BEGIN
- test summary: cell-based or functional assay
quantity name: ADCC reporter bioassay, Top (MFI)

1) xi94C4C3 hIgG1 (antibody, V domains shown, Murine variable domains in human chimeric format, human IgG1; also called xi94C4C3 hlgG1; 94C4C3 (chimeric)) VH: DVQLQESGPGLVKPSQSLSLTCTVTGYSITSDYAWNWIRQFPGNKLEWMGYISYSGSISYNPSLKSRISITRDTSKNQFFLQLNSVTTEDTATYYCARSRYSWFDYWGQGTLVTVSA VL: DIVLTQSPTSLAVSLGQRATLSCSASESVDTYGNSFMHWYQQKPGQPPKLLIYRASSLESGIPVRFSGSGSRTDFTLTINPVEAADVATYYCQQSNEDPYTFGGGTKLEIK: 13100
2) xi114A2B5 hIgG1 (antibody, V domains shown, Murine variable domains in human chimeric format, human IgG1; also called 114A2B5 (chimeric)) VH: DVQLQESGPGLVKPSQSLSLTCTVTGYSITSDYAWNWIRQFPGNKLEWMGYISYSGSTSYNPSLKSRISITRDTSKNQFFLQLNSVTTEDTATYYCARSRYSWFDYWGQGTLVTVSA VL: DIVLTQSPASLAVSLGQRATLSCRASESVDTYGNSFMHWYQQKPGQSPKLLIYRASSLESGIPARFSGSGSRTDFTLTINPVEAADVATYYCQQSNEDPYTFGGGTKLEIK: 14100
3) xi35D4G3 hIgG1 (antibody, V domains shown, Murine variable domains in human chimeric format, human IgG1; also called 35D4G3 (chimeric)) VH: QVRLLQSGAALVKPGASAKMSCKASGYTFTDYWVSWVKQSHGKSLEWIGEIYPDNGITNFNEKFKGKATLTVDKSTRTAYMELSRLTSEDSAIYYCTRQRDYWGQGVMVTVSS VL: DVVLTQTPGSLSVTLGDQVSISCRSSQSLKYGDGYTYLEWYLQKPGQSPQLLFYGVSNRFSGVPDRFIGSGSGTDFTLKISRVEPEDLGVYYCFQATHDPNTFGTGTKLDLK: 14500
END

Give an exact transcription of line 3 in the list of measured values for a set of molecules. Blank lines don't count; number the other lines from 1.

1) xi94C4C3 hIgG1 (antibody, V domains shown, Murine variable domains in human chimeric format, human IgG1; also called xi94C4C3 hlgG1; 94C4C3 (chimeric)) VH: DVQLQESGPGLVKPSQSLSLTCTVTGYSITSDYAWNWIRQFPGNKLEWMGYISYSGSISYNPSLKSRISITRDTSKNQFFLQLNSVTTEDTATYYCARSRYSWFDYWGQGTLVTVSA VL: DIVLTQSPTSLAVSLGQRATLSCSASESVDTYGNSFMHWYQQKPGQPPKLLIYRASSLESGIPVRFSGSGSRTDFTLTINPVEAADVATYYCQQSNEDPYTFGGGTKLEIK: 13100